Aging og the lumbar spine

Spine Compression Fractures & Kyphoplasty

For people suffering from osteoporosis, a disease in which causes bones to lose calcium and turn fragile, compression fractures can occur. A compression fracture is defined as a vertebral bone in the spine that has decreased 15-20% in height. These fractures can occur in any vertebrae in the spine but most commonly happen in the lower vertebrae of the upper back, the thoracic spine. Other names for compression fractures include vertebral fracture, osteoporotic fracture or wedge fracture. The fracture typically occurs in the front of the vertebrae, collapsing the bone in the front of the spine and leaving the back of the same bone unchanged, producing a wedge-shaped vertebrae.

Vertebral compression fractures are typically accompanied by acute back pain, which can lead to chronic pain, deformity, height loss, crowing of internal organs, and loss of muscle due to lack of activity and exercise. Since the damage is limited to the front of the vertebral column, the fracture is rarely associated with nerve or spinal cord damage. These fractures occur suddenly and are often felt as sharp pains and “knife-like” pains, which can be disabling. Sometimes, compression fractures show no symptoms at first and are discovered via x-ray. Along with pain, a stooped-over posture, called kyphosis, can occur. In rare cases, the pressure from hunched over posture can cause numbness, tingling, weakness, difficulty walking and loss of bladder control.

Most compression fractures occur in elderly people with osteoporosis and don’t cause injury to the spinal cord. Pain in these cases can be treated with:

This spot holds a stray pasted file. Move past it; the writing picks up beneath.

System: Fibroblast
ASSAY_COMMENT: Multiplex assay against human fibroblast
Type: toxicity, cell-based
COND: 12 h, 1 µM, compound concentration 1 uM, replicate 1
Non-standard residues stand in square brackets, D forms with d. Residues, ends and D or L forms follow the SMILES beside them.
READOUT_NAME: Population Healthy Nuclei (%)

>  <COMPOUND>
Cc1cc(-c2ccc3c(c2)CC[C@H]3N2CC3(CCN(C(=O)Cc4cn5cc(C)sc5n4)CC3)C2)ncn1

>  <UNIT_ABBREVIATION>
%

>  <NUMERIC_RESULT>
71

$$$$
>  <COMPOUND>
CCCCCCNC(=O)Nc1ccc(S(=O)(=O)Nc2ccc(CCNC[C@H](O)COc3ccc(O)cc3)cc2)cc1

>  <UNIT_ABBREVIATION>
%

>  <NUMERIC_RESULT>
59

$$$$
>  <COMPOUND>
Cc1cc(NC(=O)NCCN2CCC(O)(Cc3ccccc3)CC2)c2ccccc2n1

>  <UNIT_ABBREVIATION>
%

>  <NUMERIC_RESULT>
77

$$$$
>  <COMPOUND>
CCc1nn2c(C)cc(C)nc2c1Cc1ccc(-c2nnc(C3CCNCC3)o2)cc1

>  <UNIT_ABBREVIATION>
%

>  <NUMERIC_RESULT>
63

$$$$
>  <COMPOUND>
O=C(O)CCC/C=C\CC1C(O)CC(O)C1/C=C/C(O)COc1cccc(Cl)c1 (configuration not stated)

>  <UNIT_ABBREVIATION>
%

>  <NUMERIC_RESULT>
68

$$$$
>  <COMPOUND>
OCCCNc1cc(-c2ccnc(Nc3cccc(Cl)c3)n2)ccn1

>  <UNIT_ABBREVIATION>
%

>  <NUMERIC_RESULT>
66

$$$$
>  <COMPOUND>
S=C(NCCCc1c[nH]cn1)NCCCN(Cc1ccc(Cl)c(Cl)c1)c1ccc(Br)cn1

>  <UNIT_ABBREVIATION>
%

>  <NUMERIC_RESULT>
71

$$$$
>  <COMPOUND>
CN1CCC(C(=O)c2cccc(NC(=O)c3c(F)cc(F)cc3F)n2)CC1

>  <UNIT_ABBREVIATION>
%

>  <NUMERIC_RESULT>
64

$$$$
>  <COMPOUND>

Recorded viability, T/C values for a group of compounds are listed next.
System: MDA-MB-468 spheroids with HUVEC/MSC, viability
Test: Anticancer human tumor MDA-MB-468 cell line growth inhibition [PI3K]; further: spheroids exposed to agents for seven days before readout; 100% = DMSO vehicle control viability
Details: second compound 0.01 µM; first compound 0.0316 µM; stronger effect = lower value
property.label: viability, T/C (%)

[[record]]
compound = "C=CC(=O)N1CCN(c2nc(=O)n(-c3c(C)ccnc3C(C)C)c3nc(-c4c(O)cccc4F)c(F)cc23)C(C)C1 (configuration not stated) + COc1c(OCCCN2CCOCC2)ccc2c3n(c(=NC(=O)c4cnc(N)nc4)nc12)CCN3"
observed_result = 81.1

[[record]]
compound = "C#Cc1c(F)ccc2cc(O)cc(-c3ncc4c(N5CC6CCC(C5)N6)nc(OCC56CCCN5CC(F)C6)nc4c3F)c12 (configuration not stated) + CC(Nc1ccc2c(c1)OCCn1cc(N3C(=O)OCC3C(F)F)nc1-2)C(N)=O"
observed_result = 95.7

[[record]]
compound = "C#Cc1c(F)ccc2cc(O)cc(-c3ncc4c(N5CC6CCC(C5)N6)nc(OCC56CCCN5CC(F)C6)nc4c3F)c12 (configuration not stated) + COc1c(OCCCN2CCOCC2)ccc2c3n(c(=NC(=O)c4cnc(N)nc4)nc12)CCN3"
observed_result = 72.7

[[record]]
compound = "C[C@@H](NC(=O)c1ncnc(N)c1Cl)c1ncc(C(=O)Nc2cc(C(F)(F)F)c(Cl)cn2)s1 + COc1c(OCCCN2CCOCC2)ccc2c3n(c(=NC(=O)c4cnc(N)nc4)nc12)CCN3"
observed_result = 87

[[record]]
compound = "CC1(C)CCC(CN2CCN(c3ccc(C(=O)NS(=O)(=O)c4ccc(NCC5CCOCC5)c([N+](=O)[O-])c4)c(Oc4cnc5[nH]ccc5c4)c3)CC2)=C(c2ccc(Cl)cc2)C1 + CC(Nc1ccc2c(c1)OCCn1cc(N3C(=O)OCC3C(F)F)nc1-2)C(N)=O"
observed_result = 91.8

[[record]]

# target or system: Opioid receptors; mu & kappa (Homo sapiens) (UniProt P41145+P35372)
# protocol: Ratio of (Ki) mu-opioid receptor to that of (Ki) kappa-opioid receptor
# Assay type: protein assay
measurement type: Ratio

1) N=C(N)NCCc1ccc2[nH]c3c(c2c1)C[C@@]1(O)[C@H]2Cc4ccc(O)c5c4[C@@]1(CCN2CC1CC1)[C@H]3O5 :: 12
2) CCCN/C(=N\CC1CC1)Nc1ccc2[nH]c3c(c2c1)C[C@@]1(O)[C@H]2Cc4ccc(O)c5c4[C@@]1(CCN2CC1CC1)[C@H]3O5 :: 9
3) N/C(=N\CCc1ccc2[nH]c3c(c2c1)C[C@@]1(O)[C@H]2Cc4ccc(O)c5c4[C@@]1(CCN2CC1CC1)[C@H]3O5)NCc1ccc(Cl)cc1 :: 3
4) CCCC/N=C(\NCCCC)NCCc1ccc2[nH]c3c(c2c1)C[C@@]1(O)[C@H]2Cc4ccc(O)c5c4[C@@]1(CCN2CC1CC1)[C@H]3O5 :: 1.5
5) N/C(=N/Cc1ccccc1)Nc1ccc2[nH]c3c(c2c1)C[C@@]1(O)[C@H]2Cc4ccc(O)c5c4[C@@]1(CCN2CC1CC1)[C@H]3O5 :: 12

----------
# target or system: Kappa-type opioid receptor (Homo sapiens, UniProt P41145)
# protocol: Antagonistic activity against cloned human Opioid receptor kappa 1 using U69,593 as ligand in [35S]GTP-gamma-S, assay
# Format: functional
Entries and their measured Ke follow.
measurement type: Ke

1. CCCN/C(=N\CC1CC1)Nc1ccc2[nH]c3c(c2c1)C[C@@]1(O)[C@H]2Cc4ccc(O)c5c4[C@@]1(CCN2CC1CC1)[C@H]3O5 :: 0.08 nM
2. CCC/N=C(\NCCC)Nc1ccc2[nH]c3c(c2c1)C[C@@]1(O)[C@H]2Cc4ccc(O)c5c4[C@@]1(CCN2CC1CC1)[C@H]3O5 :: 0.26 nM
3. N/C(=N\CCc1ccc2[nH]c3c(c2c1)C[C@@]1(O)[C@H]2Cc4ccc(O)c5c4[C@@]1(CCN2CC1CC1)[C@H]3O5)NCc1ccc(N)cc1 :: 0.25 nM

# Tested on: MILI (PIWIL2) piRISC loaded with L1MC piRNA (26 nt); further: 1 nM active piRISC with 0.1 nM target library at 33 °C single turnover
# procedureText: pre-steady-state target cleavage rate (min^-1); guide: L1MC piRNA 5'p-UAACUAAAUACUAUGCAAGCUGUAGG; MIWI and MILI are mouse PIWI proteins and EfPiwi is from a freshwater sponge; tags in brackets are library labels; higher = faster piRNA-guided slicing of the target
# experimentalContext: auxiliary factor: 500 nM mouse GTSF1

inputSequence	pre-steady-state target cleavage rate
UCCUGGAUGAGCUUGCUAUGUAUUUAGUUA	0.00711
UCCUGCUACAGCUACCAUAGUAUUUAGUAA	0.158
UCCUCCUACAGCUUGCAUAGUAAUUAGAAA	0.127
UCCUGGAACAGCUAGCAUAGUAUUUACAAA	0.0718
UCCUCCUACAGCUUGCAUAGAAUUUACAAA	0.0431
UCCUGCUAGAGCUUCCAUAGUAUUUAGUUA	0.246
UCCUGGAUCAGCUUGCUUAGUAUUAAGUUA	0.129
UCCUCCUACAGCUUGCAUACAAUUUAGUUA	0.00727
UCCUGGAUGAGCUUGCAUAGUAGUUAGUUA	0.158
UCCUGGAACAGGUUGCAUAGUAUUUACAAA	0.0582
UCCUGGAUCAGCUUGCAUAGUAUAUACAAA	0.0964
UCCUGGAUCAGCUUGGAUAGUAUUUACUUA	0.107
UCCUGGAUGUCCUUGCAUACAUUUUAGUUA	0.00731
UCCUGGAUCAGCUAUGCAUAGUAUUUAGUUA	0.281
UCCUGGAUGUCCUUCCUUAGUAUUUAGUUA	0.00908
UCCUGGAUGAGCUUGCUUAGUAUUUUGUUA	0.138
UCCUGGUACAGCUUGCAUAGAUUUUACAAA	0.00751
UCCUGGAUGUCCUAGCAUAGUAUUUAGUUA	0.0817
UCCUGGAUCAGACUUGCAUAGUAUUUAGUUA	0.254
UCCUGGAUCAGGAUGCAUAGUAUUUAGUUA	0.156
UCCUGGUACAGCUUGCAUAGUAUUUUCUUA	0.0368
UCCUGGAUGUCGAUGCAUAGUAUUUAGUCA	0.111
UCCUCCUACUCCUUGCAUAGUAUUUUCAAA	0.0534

• Pain medicine
  • Bed rest
  • Physical therapy to improve movement
  • Back braces
  • Calcitonin, a medicine to relieve bone pain

If a person experiences disabling pain for more two or more months that does not improve with other treatments, kyphoplasty is an option. Kyphoplasty is a minimally invasive procedure performed under local or minimum sedation. This procedure is done to prevent further collapse of the fracture, improve the patient’s posture and reduce or eliminate back pain.

During kyphoplasty, a small incision is made in the back and using fluoroscopy, a tube is inserted and guided to the correct position to create a path into the fractured area of the involved vertebrae. The doctor inserts a balloon through the tube and into the vertebrae, carefully inflating it to elevate the fracture and return the pieces to a normal position. This creates a cavity inside the vertebrae. Then, the doctor fills the cavity with a cement-like material called polymethyl methacrylate (PMMA), to stabilize the bone.

Pain relief from kyphoplasty will be immediate and patients can return to normal daily activities, with the exception of strenuous activities for at least six weeks. If you are suffering from chronic pain due to compression fractures and osteoporosis, ask your referring physician to schedule an appointment with ECPC Pain Specialists. At your appointment, our specialists will discuss your general health, pain levels and past treatment options to determine if kyphoplasty is the next step in helping you.

Medline Plus U.S National Library of Medicine (


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